Personal Branding: Me, Myself and I (and lots of hats)

Photo: 'Private Event: Hat over Heels' by Institute of Making CC-BY-NC-ND 2.0

Photo: ‘Private Event: Hat over Heels’ by Institute of Making CC-BY-NC-ND 2.0

In my professional career I wear lots of different hats.

First, there’s my “day job” as the Manager of Research Reporting at UNSW Library. In this role, I manage  the system UNSW uses to collect information about all of the publications produced by UNSW researchers. I support open access at UNSW and explore emerging research support tools such as Altmetric for Institutions and ORCID to see how they can be implemented at UNSW.

There’s my “night job” as the Director of Technical Operations, board member and co-founder of the International Librarians Network. In this role I work with the other two Directors and co-founders, Alyson and Clare, to run the ILN. I am responsible for our website including coordinating most of the content you see here. I also work with the others to fulfil many other tasks for the ILN. For example, I animated and provided the voice over for our promotional video. As board members, we also have responsibilities to ensure that the ILN is well run, meets all of our governance requirements and is financially and organisationally sustainable for the future.

There are my “side jobs” where over time I have moonlighted in other roles for example as an assistant event coordinator helping my husband run arts and museum events. Or as a past convenor of ALIA Sydney, a volunteer-run professional development group that runs events for librarians in Sydney. Or the period where I was teaching part time into a local Masters degree in ‘library stuff’.

Wearing all these different hats can get a bit confusing at times, particularly when it comes to defining my ‘personal brand’. How do I chose what is important? How do I craft the story? What do I want to say anyway? What do I want to be ‘known’ for?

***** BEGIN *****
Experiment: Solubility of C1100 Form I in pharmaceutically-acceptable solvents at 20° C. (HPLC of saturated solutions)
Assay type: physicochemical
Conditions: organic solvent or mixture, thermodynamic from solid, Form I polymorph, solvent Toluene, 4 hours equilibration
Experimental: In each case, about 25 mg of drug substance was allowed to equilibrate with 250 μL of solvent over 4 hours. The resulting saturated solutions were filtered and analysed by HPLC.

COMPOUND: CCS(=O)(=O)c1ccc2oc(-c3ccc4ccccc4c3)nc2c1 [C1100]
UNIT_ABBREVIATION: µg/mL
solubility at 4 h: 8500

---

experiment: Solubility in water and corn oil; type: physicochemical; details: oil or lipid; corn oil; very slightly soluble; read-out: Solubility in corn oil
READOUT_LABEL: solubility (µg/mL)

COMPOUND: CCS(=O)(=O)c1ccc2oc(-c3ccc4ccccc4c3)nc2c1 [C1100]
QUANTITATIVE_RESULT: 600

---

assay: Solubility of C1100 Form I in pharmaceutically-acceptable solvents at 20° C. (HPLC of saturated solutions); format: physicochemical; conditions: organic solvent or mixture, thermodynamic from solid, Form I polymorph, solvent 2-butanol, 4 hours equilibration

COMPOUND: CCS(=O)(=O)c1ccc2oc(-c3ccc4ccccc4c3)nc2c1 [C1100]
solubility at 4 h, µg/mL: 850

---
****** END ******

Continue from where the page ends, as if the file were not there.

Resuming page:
The thing is, my personal brand is out there whether I like it or not. Because I ‘do stuff’ I have an identify, a Google search on me brings up articles I’ve written and presentations I’ve given, as well as my work with the ILN. Plus every person I meet I leave with an impression of who I am. If I take control, then I get to choose (kind of anyway) what those impressions, both digital and in real life, are going to be like. For me this isn’t about choosing a logo for my life, it’s about choosing what I want people to know about me.

So here’s what I’m choosing:

  • I choose to care about people, be they my team, my colleagues, my clients or my friends and family and to show that to the world. People matter to me a great deal and I want to be known for that. I want to enable people to have safe, supportive spaces to learn, grow and develop new skills.
  • I choose to be both serious and fun. I work hard and believe in taking my work seriously, but that doesn’t mean I can’t have a laugh along the way.
  • I choose to be knowledgeable. This one takes hard work, because it means I have to commit to my own development, reading and building my knowledge but it is rewarding too.
  • I choose to have integrity. I will always endeavour to be trustworthy and behave honourably.

So how do I communicate these choices as my ‘brand’?

To be honest (there’s that integrity thing) this is something I’m still working on. I am a fairly private person as well as a bit of a shy-extrovert, so I don’t always feel comfortable putting myself ‘out there’. But there are some steps I’ve already identified.

  • I need to collate my web presence more effectively, especially all those papers and presentations. If I want to be known as being knowledgable, I need to help people find and read my work.
  • I need to continue to challenge myself to ‘be bold’, step out of my comfort zone and talk to strangers at events. After all, strangers are just people you haven’t met yet.
  • I need to put my name to my work more often.  It is easier less scary for me to ghost write articles for the ILN, assuming the neutral tone of the organisation, but then our community would never know I exist.

Square Headshot copy